Analysis of Japanese Patients with Acromegaly-Classification By Clinical Parameter and mRNA Expressions

Presentation Number: SUN 436
Date of Presentation: April 2nd, 2017

Azusa Yamato*1, Takashi Kohno1, Hidekazu Nagano1, Kentaro Horiguchi2, Naoko Inoshita3, Shozo Yamada3, Koutaro Yokote1 and Tomoaki Tanaka4
1Chiba University Graduate School of Medicine, Chiba, Japan, 2Chiba University Medical School, Chiba, Japan, 3Toranomon Hospital, Tokyo, Japan, 4Chiba University Graduate School of Medicine, Chiba-city, Japan


Background: Acromegaly is known for wide range of clinical presentation case by case. In recent years, Cuevas-Ramos et al reported clinical and pathological classification of acromegaly (JCEM 2015; 100). Although some genetic mutation, such as GNAS, AIP or GRP101, are revealed as the cause of sporadic somatotropinoma, genotype-phenotype association is not elucidated sufficiently.

Objective: The aim of this study is to classify Japanese acromegaly patients by clinical, pathological characteristics and genetic mutations.

Design, Setting and Patients: We included 158 acromegaly patients who were underwent TSS at Chiba University Hospital and Toranomon Hospital. Medical records of all the cases were reviewed retrospectively. Analysis of somatic mutations was performed by targeted sequencing for GNAS and AIP. SSTR2, SSTR5, pit1, BAX mRNA expression were measured by Real-time PCR. Immunostaining was assessed for GH and CAM5.2. We performed principal component analysis on the basis of clinical characteristics, endocrinological data and mRNA expression levels. We tried to group 158 patients based on the result of principal component analysis and compare of somatic mutation, pathological characteristics and prognosis among groups.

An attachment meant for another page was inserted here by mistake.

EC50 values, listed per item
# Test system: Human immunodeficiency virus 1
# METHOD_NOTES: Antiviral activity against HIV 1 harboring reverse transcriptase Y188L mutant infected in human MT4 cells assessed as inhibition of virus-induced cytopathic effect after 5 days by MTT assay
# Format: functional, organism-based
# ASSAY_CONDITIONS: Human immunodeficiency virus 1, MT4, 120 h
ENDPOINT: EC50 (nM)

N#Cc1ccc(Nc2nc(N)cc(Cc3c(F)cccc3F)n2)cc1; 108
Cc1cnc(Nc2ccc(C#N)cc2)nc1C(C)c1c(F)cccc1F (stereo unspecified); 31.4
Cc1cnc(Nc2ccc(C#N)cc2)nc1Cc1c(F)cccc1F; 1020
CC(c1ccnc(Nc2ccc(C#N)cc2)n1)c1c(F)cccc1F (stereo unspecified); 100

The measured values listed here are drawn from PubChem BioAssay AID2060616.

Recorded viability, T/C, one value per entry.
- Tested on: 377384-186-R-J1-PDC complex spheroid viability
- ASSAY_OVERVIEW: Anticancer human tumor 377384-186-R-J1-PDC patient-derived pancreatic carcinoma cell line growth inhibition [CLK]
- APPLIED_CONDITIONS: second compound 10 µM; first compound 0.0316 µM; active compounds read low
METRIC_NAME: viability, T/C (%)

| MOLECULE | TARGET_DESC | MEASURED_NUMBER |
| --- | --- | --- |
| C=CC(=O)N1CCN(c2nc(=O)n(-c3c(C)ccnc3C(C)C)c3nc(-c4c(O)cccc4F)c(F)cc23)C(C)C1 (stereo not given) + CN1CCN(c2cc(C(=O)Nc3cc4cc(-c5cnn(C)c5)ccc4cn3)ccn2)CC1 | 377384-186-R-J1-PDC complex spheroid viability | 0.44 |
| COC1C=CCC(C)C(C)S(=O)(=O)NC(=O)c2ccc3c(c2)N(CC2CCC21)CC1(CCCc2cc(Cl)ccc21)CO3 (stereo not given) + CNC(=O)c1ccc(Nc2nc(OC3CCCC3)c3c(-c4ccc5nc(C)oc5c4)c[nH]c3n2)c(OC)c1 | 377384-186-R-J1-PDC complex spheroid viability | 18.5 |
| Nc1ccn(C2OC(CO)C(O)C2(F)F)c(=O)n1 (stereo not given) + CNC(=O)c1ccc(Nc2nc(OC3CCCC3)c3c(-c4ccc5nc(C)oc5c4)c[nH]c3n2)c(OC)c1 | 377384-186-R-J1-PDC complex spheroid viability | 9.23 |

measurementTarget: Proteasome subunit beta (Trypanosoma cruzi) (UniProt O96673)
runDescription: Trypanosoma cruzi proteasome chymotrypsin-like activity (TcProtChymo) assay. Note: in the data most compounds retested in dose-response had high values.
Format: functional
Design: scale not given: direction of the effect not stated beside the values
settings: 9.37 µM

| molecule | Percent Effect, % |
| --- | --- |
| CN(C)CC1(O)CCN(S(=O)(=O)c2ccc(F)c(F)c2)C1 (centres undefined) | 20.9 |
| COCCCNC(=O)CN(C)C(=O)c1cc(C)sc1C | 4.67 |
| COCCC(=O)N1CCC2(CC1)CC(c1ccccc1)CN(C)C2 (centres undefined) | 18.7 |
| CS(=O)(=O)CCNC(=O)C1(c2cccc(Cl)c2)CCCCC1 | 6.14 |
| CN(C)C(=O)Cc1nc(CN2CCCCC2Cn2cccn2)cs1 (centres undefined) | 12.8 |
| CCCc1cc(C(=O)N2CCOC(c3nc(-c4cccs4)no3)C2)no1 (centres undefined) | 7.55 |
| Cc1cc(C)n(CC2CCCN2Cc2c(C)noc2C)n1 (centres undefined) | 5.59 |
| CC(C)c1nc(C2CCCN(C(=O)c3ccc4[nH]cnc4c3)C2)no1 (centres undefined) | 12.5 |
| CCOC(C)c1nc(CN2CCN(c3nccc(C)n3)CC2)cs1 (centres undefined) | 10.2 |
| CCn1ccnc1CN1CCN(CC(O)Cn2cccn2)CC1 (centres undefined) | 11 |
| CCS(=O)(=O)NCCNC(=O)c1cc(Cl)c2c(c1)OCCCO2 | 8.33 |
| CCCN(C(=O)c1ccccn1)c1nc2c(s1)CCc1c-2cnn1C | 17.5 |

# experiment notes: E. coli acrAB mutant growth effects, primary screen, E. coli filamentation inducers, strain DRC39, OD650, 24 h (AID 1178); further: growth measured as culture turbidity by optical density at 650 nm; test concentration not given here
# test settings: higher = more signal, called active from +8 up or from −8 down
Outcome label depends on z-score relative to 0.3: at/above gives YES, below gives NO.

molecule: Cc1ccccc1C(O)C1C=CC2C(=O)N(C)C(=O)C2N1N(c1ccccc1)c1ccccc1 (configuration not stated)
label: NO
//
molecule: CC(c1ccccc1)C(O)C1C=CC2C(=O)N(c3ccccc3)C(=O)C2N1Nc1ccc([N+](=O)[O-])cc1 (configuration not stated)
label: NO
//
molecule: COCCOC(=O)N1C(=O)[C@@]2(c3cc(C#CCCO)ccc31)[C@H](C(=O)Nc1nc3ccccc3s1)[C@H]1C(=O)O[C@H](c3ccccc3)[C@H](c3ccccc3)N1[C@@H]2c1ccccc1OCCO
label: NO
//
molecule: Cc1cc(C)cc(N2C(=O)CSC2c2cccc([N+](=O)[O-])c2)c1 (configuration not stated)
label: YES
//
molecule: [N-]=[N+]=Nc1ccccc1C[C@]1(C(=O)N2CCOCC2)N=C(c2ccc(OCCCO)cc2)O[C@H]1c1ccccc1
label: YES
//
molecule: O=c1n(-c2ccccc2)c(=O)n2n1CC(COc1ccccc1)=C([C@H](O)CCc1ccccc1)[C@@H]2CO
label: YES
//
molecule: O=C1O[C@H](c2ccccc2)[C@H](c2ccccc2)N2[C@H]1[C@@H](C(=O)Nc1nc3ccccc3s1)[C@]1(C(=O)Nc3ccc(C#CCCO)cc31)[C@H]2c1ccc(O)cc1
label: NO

Results: Patients were grouped into 3 groups. Characteristics of group1 is high responsiveness for octreotide 100µg loading test. Group1 also showed high mRNA expression of SSTR2, pit-1 and BAX, and high SSTR2/5 ratio. SSTR2 and pit-1 was significantly correlate with tumor shrinkage rate after administration of preoperative somatostatin analogue (SSA, p=0.003, R=-0.326). Reflecting this result, effect of SSA is significantly higher in Group1 (p=0.001). Group 2 reveals high IGF-1 SDS, high frequency of men and younger people. Group 3 was characterized by large tumor. Pathologically, densely-granulated adenoma was frequent in Group1 and sparsely was in Group3. Frequency of GNAS mutation is significantly low in Group3 and equal population in Group1 and 2. Two of 4 AIP mutation patients were in Group3.

Conclusion: Three groups of our cohort were closely similar to those of previous report in terms of tumor size, invasiveness, pathological characteristics and SSTR2 mRNA expression. Average age of each group, gender distribution and endocrinological data were different between two studies. It may be one of the cause that factors underlying clustering analysis used in each study are different. Although our study and previous report showed that acromegaly patients could be classified by some clinical, pathological findings and somatic mutation, they also clarified intragroup heterogeneity and wide range of overlap of inter-groups. To understand background of tumor characteristics of GHoma more clearly and make more evident classification, RNA-sequencing analysis will be needed.


Disclosure: TT: Investigator, ONO-Pharma. Nothing to Disclose: AY, TK, HN, KH, NI, SY, KY